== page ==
The IEC 61850 supports the GOOSE protocol (Generic Object Oriented Substation Event) for event transmission among intelligent electronic devices at the substation. The security functions for IEC 61850 are specified in IEC 62351. Though the standard improved the vulnerability of the GOOSE protocol, it has been found through the hardware-in-loop simulation that IEC 62351 does not wholly protect GOOSE from malicious attacks [30].

4. DC Microgrid

4.1. Architecture

This study considers an islanded DC-based microgrid for a remotely-located off-grid rural community. The microgrid uses Photovoltaic (PV) technology to power the community that consists of around 100 households, ten local businesses, agricultural irrigation system, and a local medical centre. The use of DC technology improves power efficiency by minimising DC-AC conversions during microgrid operations. DC devices can be fed directly into the central distribution system without the need for lossy power conversions. The use of DC also simplifies power control and monitoring due to the elimination of frequency synchronisation issues.
The microgrid uses a centralised setup of PV panels as the primary source of power in the system. The power generated is fed into the main system bus and distributed to all households and local businesses in the community. The microgrid also uses a centralised power storage configuration which consists of a lead-acid battery system. This system provides additional power when power demand in the microgrid exceeds the capacity of the PV system or when the PV system cannot generate power, e.g., during night time. A few houses also have small scale PV installations and storage units for their own local needs, with the capacity to feed any excess power into the central system.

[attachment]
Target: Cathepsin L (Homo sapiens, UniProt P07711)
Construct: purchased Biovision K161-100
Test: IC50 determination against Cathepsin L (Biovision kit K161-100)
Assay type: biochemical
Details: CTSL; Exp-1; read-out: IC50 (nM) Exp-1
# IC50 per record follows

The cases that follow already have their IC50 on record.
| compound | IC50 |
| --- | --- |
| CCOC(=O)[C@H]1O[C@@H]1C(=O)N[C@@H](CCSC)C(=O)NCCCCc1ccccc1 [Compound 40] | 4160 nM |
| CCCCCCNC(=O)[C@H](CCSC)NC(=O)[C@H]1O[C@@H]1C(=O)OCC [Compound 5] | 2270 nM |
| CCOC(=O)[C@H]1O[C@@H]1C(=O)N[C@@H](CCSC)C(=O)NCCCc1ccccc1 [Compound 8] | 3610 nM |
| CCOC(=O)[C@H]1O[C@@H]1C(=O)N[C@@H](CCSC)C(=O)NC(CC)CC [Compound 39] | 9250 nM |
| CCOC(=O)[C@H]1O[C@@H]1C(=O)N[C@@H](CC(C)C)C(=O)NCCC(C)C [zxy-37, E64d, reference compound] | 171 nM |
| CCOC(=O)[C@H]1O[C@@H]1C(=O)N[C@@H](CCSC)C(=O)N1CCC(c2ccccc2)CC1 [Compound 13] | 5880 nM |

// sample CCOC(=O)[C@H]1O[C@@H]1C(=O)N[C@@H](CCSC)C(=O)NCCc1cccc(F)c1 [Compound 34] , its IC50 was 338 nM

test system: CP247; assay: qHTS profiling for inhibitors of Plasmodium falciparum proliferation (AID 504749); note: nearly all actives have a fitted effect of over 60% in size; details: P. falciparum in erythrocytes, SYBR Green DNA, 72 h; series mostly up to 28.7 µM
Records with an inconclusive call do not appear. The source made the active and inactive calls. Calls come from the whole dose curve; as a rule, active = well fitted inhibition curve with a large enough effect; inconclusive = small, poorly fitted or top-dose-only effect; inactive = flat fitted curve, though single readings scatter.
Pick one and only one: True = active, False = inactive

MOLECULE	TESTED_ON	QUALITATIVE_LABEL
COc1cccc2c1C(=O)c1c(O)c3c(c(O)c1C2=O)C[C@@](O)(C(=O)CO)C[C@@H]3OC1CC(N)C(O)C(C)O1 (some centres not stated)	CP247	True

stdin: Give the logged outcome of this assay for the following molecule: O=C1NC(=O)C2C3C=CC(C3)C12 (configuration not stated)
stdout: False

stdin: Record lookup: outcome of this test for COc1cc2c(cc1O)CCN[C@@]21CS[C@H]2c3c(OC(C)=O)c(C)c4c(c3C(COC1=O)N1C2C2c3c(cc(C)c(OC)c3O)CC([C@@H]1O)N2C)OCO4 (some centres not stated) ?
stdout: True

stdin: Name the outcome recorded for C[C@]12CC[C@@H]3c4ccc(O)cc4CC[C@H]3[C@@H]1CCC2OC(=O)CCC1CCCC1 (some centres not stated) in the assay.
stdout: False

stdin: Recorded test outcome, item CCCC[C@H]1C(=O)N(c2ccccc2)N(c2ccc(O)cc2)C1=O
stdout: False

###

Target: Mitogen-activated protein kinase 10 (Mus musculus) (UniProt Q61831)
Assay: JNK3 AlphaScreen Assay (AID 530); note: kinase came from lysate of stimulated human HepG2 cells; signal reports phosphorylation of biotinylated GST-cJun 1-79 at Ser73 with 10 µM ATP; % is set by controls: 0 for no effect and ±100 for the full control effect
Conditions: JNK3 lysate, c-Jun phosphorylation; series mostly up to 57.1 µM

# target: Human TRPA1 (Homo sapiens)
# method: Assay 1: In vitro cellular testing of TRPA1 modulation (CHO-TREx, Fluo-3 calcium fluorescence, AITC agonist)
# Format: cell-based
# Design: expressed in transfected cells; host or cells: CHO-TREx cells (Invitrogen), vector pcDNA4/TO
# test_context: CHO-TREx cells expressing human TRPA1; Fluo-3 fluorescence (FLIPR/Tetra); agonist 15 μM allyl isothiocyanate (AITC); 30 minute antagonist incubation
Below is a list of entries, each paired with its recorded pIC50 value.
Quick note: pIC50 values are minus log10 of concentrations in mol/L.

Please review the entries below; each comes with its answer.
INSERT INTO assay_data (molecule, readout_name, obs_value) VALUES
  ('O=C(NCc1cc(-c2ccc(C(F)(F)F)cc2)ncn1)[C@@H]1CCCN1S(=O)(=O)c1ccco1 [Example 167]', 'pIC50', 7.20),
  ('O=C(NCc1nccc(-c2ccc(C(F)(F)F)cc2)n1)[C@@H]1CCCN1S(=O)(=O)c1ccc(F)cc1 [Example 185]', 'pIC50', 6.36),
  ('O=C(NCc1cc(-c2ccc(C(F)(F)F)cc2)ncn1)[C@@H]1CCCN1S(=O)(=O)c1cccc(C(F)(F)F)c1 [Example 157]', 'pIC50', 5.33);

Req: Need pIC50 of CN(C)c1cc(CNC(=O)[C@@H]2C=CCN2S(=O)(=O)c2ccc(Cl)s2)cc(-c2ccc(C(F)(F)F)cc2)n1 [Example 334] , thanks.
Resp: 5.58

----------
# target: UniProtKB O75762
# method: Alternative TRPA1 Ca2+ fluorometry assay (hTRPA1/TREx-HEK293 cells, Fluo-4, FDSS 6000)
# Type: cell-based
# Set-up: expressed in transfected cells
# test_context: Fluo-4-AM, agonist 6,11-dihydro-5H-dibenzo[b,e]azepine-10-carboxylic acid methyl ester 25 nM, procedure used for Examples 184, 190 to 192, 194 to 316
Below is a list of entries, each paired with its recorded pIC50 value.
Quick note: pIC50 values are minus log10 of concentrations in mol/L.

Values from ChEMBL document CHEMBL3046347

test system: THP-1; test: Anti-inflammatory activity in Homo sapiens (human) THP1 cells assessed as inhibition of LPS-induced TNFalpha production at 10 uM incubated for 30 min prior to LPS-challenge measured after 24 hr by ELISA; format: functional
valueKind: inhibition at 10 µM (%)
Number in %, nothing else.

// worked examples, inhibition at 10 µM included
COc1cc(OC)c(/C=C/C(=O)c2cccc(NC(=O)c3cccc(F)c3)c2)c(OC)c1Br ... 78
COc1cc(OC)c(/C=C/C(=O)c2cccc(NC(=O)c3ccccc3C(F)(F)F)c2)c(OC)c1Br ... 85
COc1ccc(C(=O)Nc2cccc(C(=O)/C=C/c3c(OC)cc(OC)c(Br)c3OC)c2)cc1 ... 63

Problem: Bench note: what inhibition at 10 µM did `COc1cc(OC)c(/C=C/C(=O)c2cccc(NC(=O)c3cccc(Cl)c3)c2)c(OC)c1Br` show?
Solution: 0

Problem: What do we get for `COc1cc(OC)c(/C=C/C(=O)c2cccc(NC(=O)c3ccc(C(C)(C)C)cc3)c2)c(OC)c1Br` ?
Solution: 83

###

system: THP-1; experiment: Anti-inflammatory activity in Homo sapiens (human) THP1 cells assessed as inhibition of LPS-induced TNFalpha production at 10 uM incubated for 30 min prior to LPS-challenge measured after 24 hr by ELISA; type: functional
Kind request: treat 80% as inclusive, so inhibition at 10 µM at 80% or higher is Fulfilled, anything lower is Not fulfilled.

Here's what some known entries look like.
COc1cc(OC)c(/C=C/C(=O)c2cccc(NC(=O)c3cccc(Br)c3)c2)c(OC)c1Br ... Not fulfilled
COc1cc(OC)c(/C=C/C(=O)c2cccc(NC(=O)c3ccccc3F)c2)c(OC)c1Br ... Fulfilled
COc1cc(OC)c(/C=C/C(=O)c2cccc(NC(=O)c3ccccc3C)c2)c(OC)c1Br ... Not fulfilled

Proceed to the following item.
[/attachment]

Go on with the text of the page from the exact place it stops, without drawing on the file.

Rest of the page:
Figure 1 shows the structure of the community DC microgrid considered in this study. The microgrid follows a radial topology with households generally located within 1 km of the centralised generation system. It consists of two main subsystems: power and communication. The power subsystem consists of a network of power devices connected by electrical cables to distribute power from the source to all loads in the system. The communication subsystem consists of a network of smart devices/controllers wirelessly linked and exchange messages to control and monitor microgrid operations.